What is a netsuke? (pronounced “nets-keh”)
A netsuke is a small sculptural object which has gradually developed in Japan over a period of more than three hundred years. Netsuke (singular and plural) initially served both functional and aesthetic purposes. The traditional form of Japanese dress, the kimono, had no pockets. Women would tuck small personal items into their sleeves, but men suspended their tobacco pouches, pipes, purses, writing implements, and other items of daily use on a silk cord passed behind their obi(sash). These hanging objects are called sagemono. The netsuke was attached to the other end of the cord preventing the cord from slipping through the obi. A sliding bead (ojime) was strung on the cord between the netsuke and the sagemono to allow the opening and closing of the sagemono.
The entire ensemble was then worn, at the waist, and functioned as a sort of removable external pocket. All three objects (netsuke, ojime and the different types of sagemono) were often beautifully decorated with elaborate carving, lacquer work, or inlays of rare and exotic materials. Subjects portrayed in netsuke include naturally found objects, plants and animals, legends and legendary heroes, myths and mystical beasts, gods and religious symbols, daily activities, and myriad other themes. Many netsuke are believed to have been talismans. These items eventually developed into highly coveted and collectible art forms. Today we see a broad range from “folk art” carvings to levels of sophistication some consider to be fine art.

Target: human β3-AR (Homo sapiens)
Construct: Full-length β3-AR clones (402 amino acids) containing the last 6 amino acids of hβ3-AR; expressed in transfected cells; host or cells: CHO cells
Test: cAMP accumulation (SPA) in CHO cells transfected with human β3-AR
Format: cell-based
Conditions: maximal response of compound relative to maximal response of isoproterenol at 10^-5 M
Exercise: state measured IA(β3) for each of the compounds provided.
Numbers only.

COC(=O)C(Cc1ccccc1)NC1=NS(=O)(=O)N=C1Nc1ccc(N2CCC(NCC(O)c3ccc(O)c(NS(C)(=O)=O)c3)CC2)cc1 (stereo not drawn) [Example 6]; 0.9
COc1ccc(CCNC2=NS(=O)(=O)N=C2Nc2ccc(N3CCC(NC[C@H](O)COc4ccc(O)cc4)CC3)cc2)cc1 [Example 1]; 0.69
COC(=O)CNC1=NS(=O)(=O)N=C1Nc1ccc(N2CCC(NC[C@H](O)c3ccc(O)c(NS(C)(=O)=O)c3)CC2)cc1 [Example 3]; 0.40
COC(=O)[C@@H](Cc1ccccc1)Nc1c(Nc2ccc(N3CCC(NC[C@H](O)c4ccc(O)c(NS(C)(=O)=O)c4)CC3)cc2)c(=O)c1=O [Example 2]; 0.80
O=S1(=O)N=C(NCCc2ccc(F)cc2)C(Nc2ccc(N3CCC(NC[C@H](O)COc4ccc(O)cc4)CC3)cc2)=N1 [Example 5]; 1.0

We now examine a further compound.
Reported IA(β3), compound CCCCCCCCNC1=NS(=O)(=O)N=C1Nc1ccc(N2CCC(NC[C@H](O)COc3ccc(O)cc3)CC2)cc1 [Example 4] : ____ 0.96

With transition to European dress, the use of sagemono and netsuke declined, nearly disappearing over the period from the end of 19th to the first quarter of the 20th century but the production of netsuke did not completely go away. Instead, under a strong influence of Western collectors visiting Japan in larger and larger numbers, netsuke developed into a form of fine art and exists as such today with true master-carvers from all over the world still creating these little masterpieces. Unfortunately, the souvenir industry both in Japan and abroad stimulated production of low artistic value mass-produced figurines mimicking the real netsuke to satisfy the growing tourist demand. Those netsuke-like objects should not be confused with the authentic art pieces regardless of their age and origin.